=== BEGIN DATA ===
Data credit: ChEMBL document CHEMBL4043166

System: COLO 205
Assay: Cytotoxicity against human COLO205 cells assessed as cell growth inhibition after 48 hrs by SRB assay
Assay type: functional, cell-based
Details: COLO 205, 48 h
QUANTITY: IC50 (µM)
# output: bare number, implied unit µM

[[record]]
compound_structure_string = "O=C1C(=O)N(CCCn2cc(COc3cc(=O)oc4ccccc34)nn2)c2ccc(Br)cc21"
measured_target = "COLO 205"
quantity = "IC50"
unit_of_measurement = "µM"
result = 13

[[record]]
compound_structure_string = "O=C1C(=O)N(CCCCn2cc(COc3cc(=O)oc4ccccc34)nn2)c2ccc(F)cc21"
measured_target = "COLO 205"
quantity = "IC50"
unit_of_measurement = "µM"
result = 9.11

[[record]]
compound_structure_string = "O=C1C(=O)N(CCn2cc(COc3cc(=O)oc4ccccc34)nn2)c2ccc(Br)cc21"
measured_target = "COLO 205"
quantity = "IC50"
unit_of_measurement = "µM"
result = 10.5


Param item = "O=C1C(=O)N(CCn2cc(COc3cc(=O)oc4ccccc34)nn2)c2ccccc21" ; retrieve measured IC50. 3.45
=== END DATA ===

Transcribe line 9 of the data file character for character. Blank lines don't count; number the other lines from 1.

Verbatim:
compound_structure_string = "O=C1C(=O)N(CCCn2cc(COc3cc(=O)oc4ccccc34)nn2)c2ccc(Br)cc21"